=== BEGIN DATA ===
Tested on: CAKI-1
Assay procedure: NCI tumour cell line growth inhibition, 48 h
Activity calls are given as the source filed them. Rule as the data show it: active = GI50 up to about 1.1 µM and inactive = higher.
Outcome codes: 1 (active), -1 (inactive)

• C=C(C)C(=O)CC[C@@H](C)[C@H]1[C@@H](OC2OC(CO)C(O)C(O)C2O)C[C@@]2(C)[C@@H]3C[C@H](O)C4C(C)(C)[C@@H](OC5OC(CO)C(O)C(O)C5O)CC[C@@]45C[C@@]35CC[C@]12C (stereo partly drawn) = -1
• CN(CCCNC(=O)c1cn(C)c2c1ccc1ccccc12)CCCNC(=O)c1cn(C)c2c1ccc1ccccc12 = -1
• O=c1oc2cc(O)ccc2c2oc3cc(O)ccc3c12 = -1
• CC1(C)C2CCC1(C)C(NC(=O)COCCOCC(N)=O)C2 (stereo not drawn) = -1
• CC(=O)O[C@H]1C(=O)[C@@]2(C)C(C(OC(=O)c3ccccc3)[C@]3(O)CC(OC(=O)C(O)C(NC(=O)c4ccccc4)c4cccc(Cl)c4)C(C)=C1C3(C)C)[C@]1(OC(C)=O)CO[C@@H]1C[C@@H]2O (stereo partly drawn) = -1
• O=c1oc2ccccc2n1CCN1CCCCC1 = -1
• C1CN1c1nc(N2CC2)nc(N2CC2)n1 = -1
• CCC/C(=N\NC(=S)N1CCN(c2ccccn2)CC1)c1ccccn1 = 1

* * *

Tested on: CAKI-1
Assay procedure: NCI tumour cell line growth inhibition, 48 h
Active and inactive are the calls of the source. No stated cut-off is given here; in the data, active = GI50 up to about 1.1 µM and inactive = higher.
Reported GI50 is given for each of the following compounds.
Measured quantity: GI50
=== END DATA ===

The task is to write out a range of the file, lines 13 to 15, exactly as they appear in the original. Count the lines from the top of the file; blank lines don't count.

* * *

Tested on: CAKI-1
Assay procedure: NCI tumour cell line growth inhibition, 48 h